The DIY Dilemma

- Understand the risks before you attempt to build your own software - By Richard White, Chief Executive Officer of logistics technology solutions provider CargoWise and technology development company WiseTech Global


Logistics service providers (LSPs), have a deep understanding of a particularly complex sector of the economy: logistics. They understand customs and trade routes, and have the interpersonal and intercultural skills to deal with customers and agents all over the world. They must be constantly focused on the immediate needs of their customers so they can best build and evolve efficient business models to stay competitive.


But that doesn’t mean that they are best placed to design the software they need to run their businesses. There are a couple of simple reasons why DIY projects in this, and most other sectors, almost always end in disaster.


The first is that the development and support of excellent software requires people within a very particular culture, who have a set of very sophisticated technical and team skills that require a deep understanding of this deeply complex art and science. Finding these people is challenging for any business; but keeping them is nigh on impossible – especially if you cannot offer them a constant stream of stimulating challenges. The principle reason is that IT developers tend to prefer to work inside technology businesses where they can work within teams that understand the peculiar challenges of software design. The way these companies build their teams and engage their people is manifestly different from the way most companies operate. The focus on creativity makes them culturally unique in the corporate world.


The challenge of attracting and retaining IT people is something LSPs know well. Good developers need to work with the leading edge of technology all the time because they’re naturally curious and professionally want to keep their skills relevant.


Because of the nature of the industry, LSPs need to be focused on shipping goods around the world and keeping their customers happy. The processes they create to run their companies, while perfect for LSPs, can be disastrous, however, when applied to software design.


Although LSPs know their own industry extensively, they necessarily see their challenges from their own unique, but narrow perspective; and as a result, will often commit the mistake of hard coding inefficient practices into in-house software, simply because they don’t have the time or the visibility to do things differently.


To be effective, software design needs to go deep into ‘core problems and opportunities’ and replace existing business practices with better, faster and more efficient ways of doing things. Internal software development projects are usually weighed down as developers are tasked with coding to the level (or slightly better) of pre-existing systems and work practices. Good software design seeks to solve deeper problems and create entirely new, more efficient processes.


LSPs risk spending vast amounts of time and money creating software which is at best “similar to the currently available” and at worst, far behind what is readily and cheaply available.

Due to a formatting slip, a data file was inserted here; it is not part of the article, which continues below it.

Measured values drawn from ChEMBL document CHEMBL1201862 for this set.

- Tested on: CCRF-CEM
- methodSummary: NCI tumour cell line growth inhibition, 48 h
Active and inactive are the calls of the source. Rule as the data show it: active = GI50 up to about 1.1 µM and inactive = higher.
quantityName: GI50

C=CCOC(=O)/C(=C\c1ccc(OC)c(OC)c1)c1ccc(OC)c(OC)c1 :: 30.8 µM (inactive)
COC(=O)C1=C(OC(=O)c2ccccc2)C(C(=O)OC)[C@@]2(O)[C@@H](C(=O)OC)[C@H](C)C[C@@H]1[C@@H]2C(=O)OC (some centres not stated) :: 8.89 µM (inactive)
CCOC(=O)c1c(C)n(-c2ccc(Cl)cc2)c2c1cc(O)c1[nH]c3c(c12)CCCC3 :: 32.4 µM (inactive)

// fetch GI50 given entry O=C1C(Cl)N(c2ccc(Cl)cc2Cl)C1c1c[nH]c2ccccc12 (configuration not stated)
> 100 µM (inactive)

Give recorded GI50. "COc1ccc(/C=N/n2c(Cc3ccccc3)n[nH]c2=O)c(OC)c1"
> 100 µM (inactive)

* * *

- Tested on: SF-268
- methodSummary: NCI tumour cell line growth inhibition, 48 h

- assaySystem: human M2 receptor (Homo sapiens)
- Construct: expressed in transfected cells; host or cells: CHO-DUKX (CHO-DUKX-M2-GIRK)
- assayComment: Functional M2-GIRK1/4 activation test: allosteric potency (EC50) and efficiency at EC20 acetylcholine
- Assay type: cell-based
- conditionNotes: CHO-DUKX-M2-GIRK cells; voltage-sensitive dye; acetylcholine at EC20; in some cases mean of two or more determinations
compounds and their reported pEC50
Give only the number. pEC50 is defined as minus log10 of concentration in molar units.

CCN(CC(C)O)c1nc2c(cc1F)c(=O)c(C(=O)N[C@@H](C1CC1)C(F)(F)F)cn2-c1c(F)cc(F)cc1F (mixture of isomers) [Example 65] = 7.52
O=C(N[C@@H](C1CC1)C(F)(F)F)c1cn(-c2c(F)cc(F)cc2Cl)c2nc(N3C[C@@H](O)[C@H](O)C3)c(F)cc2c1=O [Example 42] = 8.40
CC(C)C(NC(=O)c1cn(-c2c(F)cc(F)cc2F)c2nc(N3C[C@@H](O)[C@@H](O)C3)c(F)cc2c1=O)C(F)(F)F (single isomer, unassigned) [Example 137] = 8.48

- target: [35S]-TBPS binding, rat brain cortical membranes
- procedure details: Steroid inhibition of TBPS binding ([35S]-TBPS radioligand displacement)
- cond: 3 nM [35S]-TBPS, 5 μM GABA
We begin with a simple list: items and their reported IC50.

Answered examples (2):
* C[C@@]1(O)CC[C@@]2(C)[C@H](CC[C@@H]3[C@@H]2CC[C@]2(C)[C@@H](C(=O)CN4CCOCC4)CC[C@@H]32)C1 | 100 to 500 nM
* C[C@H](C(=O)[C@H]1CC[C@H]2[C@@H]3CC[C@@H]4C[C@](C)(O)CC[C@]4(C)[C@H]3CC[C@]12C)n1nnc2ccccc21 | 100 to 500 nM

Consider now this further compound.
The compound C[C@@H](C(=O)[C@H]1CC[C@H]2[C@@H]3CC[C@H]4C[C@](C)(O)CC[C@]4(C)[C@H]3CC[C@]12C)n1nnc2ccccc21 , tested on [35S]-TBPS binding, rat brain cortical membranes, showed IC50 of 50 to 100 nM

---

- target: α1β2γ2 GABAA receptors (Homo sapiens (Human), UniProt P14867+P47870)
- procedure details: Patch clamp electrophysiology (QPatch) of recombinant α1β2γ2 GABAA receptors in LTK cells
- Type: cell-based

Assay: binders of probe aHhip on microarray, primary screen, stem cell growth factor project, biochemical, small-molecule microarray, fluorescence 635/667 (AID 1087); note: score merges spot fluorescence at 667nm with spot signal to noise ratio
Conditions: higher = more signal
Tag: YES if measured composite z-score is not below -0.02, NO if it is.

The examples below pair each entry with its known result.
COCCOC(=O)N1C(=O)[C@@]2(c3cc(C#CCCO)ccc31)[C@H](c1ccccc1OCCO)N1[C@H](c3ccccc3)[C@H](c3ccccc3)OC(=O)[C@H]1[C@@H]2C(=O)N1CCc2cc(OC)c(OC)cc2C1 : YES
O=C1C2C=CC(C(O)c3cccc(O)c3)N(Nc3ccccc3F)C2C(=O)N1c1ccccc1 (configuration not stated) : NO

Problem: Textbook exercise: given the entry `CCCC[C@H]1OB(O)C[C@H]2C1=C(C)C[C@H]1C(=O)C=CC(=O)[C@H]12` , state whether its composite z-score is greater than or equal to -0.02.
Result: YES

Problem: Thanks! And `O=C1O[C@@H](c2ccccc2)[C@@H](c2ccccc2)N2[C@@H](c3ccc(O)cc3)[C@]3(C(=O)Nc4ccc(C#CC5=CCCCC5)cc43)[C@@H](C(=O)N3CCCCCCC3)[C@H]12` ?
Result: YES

Software projects can become so vast and complicated that they suck all the oxygen out of the rest of the businesses. We had one customer take it upon themselves to develop their own cutting-edge web-based order and shipment tracking software. The project got out of control and sucked resources from the rest of the business to the point where it took years and millions of dollars to create something they could have bought “off-the-shelf” for approximately $200,000. During this time the business went from being a highly profitable operation to bankruptcy and a forced sale. And this unique scenario is far from unique.


I have personally witnessed more than 20 software development projects by customers and potential customers over the past 10 years – the vast majority of which have ended in disaster. Only one such project delivered a viable product; all have taken much longer than anticipated; many were terminated or failed because of cost overruns; and none were brought in on time or on budget. And, the few that were delivered, failed to compete with software that is already available “off the shelf”.


Software design and manufacturing isn’t easy, and the appalling track record most LSPs have when it comes to delivering internal projects on time and on budget is a clear demonstration of how often in-house development is fraught with challenges.


And even in the rare cases where an internal software development project results in functional software, the rapidly evolving nature of the industry requires that the underlying software is constantly improved and upgraded. New legislation, changes in technology (such as new mobile platforms and innovative operational changes), all need to be integrated into underlying software systems if a company is going to keep up with the competition, let alone take the lead.


Software is not like a fixed asset you can set and forget about. To be effective, software needs constant attention, and upgrades for both technology and compliance standards. This means that your business will not only be distracted for the duration of the software’s initial development and rollout, but you will also need a software development team to constantly engage with the business as challenges and demands continue to evolve.


So next time your IT department comes to you with the idea that they can develop the software you need to get through the next challenge – ask yourself how much you’re willing to risk to create a system which will only ever be one step behind what you can buy?


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